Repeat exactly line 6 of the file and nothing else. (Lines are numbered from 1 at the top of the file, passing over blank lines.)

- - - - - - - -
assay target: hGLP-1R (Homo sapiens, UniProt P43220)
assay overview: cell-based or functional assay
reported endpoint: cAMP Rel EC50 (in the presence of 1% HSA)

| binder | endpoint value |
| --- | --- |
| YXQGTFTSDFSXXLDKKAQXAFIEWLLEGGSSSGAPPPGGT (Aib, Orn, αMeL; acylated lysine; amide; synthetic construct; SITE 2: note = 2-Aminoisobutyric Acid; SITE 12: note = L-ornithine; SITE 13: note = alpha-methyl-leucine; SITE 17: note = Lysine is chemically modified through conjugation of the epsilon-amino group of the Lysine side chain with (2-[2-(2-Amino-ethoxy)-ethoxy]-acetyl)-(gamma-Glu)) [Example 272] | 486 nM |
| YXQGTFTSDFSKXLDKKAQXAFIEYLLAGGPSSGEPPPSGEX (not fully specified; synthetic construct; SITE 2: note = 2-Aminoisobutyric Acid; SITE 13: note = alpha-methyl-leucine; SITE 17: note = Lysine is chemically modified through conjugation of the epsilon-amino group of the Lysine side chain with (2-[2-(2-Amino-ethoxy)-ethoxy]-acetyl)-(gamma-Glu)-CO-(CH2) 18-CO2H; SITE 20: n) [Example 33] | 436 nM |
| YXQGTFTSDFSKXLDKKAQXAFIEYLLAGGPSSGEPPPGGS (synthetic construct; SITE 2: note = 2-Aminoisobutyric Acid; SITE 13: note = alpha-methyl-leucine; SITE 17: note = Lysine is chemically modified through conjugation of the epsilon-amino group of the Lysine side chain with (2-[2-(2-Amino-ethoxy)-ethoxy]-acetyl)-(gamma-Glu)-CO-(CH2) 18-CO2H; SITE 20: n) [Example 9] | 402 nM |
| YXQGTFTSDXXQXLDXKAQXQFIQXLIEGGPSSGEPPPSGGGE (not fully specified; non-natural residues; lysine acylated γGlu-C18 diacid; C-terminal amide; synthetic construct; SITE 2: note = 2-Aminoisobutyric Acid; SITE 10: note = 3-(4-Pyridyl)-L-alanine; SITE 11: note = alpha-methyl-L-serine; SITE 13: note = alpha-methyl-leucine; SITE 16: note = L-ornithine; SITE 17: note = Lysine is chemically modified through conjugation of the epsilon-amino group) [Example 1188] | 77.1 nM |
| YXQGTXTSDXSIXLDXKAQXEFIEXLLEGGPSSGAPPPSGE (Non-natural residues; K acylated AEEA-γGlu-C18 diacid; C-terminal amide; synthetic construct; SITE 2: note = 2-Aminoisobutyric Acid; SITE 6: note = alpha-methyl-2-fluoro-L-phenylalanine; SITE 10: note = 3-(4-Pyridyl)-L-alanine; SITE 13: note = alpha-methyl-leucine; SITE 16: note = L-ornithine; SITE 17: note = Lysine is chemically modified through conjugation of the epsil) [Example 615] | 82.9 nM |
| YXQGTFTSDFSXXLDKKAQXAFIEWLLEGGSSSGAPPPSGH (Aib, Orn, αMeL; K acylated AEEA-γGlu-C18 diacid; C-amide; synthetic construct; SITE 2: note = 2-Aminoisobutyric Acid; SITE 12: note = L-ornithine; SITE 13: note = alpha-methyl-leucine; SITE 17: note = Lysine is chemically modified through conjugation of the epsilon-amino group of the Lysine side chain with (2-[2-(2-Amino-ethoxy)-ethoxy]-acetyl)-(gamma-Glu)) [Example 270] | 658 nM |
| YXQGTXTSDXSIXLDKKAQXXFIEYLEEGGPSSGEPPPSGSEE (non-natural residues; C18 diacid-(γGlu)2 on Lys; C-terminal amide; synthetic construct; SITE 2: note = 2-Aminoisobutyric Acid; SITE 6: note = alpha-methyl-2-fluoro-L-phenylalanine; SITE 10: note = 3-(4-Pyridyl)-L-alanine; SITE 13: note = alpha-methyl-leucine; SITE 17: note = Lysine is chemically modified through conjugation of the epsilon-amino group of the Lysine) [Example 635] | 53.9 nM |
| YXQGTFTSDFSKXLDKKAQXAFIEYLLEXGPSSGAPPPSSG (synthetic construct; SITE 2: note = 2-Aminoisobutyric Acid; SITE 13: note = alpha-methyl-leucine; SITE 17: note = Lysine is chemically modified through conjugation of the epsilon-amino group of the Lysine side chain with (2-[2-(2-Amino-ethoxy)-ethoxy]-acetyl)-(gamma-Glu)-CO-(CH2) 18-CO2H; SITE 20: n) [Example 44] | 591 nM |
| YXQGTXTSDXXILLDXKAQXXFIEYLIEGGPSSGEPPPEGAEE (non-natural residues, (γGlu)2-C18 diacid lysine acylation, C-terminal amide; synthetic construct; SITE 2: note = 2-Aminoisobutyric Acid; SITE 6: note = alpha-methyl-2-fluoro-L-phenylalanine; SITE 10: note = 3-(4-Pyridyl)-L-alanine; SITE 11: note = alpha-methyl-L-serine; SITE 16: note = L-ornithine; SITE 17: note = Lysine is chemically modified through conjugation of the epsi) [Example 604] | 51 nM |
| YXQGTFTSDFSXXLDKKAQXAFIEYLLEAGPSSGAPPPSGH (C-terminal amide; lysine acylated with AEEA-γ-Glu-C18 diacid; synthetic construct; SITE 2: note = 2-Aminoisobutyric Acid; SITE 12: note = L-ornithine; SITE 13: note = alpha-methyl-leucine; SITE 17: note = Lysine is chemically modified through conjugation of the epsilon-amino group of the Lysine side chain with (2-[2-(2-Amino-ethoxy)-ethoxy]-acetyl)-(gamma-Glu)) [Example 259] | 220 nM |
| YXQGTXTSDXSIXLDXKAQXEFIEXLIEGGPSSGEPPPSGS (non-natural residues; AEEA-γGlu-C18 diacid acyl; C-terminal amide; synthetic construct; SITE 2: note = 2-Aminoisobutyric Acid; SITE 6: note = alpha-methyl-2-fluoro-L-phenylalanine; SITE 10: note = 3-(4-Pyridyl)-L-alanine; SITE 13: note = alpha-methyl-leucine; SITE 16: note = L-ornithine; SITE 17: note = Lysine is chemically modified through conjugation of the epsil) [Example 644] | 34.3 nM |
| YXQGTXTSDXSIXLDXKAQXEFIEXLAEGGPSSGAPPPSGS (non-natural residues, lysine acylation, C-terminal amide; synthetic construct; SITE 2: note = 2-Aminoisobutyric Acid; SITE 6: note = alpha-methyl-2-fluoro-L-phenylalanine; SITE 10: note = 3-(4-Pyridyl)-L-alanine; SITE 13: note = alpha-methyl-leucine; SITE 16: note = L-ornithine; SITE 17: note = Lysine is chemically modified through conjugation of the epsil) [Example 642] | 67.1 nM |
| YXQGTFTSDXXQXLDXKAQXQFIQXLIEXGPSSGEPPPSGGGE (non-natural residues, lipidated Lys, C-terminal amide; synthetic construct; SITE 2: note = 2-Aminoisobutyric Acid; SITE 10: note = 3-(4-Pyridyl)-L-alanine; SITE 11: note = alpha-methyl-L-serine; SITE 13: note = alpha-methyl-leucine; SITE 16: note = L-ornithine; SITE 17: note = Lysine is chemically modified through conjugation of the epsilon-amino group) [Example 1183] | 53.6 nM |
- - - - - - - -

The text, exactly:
| YXQGTFTSDFSXXLDKKAQXAFIEWLLEGGSSSGAPPPGGT (Aib, Orn, αMeL; acylated lysine; amide; synthetic construct; SITE 2: note = 2-Aminoisobutyric Acid; SITE 12: note = L-ornithine; SITE 13: note = alpha-methyl-leucine; SITE 17: note = Lysine is chemically modified through conjugation of the epsilon-amino group of the Lysine side chain with (2-[2-(2-Amino-ethoxy)-ethoxy]-acetyl)-(gamma-Glu)) [Example 272] | 486 nM |